Sunday, July 20, 2008

Environmentalism and the Fear of Time

Environmentalists are against oil because it contributes to global warming.
Environmentalists are against coal because it contributes to global warming and acid rain.
Environmentalists are against nuclear power because of nuclear waste.
Environmentalists are against hydroelectric power because it disrupts river ecosystems.
Environmentalists are against wind power because the turbines are "unsightly."
Environmentalists should be against ethanol because it uses more fossil fuels to make the ethanol than is produced, and by turning food into fuel, that harms people worldwide -- the poorest especially. But I haven't heard too much against ethanol subsidies or its use as a fuel.
Hydrogen production still requires more energy than it produces -- but when that changes, you may rest assured that the environmentalists will find something to hate about hydrogen production.
Solar power still costs too much for too little -- but when that changes, you may rest assured that the environmentalists will find something to hate about hydrogen production.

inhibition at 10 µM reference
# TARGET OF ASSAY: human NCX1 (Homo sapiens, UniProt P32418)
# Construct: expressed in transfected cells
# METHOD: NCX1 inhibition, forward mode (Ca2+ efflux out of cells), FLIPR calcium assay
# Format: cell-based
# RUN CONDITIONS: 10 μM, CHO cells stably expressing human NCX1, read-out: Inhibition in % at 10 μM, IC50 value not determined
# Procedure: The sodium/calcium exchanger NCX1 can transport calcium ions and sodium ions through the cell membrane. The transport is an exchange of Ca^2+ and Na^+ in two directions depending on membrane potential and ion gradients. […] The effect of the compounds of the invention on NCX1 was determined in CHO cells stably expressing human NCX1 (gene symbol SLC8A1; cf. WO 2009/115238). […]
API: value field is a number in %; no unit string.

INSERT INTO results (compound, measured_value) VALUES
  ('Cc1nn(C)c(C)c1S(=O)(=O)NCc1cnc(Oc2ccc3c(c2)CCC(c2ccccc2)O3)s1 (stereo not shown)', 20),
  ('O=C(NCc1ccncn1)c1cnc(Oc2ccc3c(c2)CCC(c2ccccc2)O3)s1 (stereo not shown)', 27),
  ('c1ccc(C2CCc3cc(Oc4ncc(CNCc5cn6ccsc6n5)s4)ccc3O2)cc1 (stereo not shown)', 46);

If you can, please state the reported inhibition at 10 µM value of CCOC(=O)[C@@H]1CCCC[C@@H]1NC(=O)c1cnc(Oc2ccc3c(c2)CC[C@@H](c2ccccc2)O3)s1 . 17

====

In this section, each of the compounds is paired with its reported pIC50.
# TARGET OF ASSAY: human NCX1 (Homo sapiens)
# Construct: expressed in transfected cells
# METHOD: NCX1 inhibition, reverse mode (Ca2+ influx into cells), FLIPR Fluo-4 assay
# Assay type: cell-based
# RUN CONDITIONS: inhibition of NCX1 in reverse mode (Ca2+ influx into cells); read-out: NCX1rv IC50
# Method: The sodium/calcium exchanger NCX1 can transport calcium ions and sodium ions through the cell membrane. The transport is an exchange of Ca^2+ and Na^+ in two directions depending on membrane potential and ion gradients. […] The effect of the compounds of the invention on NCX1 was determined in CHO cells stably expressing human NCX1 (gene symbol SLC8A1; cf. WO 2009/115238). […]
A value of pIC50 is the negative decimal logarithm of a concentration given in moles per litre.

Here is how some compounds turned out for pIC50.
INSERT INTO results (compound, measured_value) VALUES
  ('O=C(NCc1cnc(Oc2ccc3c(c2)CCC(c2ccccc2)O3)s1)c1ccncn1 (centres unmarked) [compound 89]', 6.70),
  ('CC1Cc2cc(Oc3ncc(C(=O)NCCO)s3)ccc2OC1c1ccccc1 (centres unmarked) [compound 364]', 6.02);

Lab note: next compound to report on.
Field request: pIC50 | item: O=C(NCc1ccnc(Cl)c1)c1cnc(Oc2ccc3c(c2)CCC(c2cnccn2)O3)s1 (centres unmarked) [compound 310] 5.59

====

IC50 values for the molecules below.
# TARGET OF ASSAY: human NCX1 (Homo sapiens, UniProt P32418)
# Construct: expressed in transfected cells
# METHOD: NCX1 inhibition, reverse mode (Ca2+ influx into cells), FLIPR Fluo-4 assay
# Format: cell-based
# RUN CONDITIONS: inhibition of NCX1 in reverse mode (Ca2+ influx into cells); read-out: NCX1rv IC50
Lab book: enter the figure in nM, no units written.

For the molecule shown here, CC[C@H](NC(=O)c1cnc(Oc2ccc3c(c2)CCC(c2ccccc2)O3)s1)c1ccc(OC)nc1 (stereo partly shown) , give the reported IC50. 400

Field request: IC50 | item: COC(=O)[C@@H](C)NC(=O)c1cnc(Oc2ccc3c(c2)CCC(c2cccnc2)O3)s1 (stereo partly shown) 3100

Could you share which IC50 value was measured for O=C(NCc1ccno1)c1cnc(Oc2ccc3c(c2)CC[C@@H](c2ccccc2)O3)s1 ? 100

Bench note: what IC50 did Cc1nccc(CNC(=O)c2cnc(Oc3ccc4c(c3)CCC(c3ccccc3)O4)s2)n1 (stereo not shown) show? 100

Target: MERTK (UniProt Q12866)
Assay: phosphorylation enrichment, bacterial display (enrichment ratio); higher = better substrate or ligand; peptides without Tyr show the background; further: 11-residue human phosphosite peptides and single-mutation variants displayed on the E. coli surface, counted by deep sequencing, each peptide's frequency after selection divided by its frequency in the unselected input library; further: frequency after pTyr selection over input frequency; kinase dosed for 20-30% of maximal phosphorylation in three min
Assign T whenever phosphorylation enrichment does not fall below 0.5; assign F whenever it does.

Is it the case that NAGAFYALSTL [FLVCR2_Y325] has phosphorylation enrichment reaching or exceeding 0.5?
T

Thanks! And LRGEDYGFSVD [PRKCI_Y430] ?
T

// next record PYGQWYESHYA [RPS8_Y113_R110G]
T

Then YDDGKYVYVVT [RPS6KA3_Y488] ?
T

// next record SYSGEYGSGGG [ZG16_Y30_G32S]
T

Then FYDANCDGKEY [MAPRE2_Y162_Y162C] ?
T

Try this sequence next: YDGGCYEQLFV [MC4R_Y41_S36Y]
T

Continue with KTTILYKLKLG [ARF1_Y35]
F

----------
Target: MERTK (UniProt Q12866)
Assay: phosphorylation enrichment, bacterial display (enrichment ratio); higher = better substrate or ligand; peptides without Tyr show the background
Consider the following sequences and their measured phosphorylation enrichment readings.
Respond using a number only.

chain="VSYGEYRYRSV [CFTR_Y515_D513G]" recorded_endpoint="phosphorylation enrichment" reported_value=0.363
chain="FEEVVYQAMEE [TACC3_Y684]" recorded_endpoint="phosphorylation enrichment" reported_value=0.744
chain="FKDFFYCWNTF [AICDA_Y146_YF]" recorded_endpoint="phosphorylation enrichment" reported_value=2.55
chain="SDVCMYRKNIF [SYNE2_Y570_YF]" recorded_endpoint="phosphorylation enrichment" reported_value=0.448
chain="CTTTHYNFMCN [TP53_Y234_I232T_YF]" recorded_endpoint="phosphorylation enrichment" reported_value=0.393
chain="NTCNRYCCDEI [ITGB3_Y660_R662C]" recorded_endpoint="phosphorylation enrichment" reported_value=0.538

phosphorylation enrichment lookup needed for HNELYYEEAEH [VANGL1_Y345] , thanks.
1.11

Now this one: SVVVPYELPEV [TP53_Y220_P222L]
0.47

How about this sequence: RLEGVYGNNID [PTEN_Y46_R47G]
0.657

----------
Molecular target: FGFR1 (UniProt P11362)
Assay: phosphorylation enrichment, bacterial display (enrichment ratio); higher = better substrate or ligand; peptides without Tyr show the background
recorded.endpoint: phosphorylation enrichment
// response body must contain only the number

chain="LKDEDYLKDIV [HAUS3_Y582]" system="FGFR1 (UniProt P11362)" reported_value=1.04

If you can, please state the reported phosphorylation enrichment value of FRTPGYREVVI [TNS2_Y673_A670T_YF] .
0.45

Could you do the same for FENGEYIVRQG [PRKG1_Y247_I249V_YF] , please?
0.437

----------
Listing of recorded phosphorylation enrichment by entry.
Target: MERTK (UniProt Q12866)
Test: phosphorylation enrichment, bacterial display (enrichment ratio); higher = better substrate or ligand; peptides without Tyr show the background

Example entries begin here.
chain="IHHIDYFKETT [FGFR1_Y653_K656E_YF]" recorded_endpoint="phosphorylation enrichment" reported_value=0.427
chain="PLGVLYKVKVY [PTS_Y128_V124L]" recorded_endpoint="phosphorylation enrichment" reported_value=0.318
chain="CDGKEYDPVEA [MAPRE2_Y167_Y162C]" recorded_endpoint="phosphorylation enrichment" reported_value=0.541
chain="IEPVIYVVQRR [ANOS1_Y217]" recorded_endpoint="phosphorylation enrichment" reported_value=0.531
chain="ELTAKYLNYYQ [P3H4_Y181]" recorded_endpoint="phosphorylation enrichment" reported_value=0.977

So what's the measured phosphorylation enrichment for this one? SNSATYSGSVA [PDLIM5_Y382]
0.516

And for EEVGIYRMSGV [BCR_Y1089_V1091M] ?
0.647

The point for the environmentalists is not and has never been about the environment. Their new complaints about wind power prove that. All of these sources of power help to drive free markets, and it is free markets to which they are opposed. They are opposed to change -- to the passage of time itself -- as is obvious in their rhetoric about "climate change" and "unchanging nature." They are socialists who want socialism precisely because they know socialism stagnates the world. They want to banish time's passage. The constant changing and creative destruction of free markets is what they truly want to banish. They fear time's passage. Do they think that if they can stop change, that they will stop death? This is one of the legacies of atheism: the hopelessness that follows death leads such people to try to stop all change. This is also why Obama's "change" is in fact advocacy for ideas and policies which have already failed repeatedly. Or, perhaps, have not failed -- if your goal is a stagnant economy.
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